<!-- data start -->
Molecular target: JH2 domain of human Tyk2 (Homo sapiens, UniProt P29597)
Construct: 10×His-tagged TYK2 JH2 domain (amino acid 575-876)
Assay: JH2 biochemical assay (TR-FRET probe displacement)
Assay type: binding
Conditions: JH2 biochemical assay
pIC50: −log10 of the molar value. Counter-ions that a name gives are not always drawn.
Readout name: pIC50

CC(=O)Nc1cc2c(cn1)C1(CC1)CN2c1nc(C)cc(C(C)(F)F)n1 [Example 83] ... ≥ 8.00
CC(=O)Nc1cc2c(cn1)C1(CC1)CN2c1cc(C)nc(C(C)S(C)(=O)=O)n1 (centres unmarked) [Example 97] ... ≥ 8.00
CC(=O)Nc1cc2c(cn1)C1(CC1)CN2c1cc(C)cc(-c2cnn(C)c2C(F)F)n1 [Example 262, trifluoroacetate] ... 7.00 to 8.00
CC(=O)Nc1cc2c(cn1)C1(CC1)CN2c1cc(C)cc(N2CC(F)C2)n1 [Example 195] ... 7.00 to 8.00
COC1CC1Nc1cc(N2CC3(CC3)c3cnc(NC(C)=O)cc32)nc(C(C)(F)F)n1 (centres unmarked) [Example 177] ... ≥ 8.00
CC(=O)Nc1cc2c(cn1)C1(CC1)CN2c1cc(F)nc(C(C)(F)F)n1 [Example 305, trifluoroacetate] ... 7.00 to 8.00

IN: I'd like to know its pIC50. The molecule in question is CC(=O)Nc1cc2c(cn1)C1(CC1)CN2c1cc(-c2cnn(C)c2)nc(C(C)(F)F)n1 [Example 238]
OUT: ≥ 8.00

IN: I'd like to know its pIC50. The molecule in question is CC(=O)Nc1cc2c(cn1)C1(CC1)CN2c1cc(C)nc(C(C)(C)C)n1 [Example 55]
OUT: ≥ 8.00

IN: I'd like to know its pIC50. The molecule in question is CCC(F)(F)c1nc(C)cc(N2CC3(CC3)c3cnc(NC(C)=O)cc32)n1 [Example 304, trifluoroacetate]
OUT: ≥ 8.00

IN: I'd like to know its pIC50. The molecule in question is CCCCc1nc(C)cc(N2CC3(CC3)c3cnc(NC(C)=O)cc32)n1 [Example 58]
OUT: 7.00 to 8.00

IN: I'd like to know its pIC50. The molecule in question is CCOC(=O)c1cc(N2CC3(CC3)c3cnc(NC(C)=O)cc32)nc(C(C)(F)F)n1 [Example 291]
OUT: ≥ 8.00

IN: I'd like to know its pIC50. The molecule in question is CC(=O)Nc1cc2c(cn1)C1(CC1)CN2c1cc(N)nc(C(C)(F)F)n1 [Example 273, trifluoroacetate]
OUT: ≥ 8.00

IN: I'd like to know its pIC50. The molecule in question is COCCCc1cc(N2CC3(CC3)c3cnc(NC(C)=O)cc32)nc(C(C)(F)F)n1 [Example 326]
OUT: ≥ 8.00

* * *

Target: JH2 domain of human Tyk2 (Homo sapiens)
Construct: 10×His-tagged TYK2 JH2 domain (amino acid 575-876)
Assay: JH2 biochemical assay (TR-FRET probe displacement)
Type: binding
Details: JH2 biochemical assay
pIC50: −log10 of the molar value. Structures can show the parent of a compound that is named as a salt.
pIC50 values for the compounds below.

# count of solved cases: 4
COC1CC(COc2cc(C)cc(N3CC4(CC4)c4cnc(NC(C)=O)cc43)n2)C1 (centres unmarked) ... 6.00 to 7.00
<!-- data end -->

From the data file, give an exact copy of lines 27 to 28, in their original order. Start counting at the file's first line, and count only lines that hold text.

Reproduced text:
OUT: ≥ 8.00

* * *